And then… there’s still emigration. It has been prophecied that there will always be a town left. I might, in the climate of today, think of Hungary. (A lot around here has practised the language with the Papal documents available in it, haven’t they?)

  14. PostCatholic says:

    Some facts:

    1. The incident of discrimination took place in 2006.
    2. The State of New Mexico had written into its laws in 1978 that it is unlawful to discriminate against a person on the basis of sexual orientation when offering a public accommodation, and defined what it intended to mean by “sexual orientation” a paragraph or two later.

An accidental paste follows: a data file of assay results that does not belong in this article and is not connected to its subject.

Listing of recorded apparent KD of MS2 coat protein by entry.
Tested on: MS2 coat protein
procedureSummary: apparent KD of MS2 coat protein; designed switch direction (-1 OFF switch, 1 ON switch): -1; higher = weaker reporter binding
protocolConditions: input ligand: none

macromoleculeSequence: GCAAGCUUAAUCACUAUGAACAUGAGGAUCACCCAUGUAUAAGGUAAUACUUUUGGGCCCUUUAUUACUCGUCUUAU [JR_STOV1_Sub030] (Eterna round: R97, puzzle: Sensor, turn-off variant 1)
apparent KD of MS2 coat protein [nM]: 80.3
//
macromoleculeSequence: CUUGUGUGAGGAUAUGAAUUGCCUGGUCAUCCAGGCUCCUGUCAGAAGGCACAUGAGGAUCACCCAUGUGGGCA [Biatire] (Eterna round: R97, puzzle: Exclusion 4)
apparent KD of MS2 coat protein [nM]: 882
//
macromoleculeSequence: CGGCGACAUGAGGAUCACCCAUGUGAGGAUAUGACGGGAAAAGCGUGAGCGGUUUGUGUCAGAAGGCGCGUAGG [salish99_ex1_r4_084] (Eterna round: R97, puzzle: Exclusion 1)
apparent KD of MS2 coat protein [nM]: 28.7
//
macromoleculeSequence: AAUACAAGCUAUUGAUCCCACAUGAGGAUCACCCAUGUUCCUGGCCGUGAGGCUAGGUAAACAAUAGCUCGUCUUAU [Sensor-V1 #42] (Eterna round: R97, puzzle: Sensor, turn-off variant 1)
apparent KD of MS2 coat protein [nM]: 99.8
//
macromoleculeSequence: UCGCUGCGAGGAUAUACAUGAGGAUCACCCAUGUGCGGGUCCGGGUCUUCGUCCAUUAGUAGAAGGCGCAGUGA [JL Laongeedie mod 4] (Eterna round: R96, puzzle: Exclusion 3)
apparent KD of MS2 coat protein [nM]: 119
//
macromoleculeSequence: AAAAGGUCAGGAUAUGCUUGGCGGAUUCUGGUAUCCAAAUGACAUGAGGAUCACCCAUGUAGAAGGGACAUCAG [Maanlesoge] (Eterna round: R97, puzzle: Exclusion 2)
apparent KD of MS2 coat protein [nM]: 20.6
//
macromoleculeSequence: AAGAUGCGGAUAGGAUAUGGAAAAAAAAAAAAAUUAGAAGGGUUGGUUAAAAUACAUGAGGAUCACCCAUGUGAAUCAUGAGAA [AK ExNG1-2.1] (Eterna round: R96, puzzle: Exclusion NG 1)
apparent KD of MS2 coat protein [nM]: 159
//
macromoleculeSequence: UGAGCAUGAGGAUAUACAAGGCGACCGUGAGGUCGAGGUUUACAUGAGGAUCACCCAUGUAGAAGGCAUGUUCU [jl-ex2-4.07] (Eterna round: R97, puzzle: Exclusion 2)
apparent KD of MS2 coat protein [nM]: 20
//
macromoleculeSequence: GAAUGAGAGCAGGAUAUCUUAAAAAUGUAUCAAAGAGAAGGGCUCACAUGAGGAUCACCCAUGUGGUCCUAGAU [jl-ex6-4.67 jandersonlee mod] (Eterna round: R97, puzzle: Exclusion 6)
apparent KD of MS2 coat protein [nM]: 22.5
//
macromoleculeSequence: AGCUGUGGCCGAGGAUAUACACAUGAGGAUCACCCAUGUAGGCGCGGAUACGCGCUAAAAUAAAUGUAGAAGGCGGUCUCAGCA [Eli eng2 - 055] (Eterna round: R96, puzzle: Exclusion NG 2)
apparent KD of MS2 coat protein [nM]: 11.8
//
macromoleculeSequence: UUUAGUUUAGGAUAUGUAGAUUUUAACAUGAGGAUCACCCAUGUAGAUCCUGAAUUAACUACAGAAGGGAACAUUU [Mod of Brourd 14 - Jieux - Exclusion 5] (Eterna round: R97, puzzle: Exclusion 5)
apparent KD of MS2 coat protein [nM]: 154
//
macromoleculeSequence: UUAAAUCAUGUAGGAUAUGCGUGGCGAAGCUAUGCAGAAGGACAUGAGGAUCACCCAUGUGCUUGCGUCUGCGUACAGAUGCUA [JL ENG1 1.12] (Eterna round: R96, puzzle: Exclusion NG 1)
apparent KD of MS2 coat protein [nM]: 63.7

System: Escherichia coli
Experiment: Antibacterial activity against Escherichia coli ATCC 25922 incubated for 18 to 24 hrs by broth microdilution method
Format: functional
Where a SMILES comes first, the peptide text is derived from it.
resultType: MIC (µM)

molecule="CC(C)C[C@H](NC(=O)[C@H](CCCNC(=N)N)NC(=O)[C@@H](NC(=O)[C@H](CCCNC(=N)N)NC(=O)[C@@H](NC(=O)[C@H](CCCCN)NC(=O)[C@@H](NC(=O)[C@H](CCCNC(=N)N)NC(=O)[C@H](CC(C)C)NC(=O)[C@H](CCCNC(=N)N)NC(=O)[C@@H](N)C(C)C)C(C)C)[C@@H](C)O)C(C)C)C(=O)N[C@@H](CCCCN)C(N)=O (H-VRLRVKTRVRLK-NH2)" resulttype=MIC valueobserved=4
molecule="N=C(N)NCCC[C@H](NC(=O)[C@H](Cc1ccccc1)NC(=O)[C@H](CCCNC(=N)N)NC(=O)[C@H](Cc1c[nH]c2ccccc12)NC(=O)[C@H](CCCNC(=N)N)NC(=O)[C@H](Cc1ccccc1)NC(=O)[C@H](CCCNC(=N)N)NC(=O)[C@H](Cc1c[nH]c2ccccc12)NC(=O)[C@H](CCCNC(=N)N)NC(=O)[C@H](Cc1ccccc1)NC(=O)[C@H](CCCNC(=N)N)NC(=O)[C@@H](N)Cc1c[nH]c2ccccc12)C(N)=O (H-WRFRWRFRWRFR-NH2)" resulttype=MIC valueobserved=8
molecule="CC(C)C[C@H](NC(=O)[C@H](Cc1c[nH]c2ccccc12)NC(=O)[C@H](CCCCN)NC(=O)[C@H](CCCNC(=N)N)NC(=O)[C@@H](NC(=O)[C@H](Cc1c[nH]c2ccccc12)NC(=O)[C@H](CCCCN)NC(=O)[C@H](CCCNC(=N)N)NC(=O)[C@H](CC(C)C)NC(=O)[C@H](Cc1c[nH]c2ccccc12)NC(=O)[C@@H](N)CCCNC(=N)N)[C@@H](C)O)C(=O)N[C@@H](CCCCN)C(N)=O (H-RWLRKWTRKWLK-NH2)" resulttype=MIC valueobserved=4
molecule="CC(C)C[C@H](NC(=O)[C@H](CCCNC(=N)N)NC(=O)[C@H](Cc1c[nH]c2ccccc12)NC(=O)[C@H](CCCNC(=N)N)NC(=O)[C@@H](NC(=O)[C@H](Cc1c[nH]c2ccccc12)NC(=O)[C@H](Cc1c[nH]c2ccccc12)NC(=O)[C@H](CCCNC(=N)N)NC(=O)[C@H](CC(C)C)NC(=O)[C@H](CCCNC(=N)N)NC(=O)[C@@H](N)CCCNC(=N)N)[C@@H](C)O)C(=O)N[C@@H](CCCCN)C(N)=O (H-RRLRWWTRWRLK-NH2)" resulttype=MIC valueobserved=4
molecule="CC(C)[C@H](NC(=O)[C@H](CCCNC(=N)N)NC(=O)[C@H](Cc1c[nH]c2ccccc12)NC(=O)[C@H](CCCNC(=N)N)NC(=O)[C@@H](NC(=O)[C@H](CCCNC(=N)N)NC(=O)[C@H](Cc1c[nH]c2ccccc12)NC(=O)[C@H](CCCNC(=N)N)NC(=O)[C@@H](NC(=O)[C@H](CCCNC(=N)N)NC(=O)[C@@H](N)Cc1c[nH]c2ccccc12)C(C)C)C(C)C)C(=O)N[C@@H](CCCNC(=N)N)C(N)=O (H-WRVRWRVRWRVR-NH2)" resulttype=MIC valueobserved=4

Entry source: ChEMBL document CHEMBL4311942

3. The complainants brought the case was brought before the New Mexico Human Rights Commission and tried in January, 2008, with its decision being handed down in April 2008.
    4. President Obama took office in January, 2009.
    5. The complainants declined both in their filing, and when prompted at the hearing by the Commission, to seek actual damages (a penalty), and sought only to recover their attorney fees. That is what the sum, a bit below $7,000, that they were awarded represents. In other words, the Complainants brought their case on principle.
    6. Elaine Huguenin has not “been ordered by the courts in New Mexico to photograph a lesbian ‘commitment’ ceremony” because doing so would require time travel and physicists are still working on that.
    7. One may, if one wishes, read the original decision of the NM Human Rights Commission, the concurring appellate decision of 2009, and the recent decision of the NM Court of Appeals online.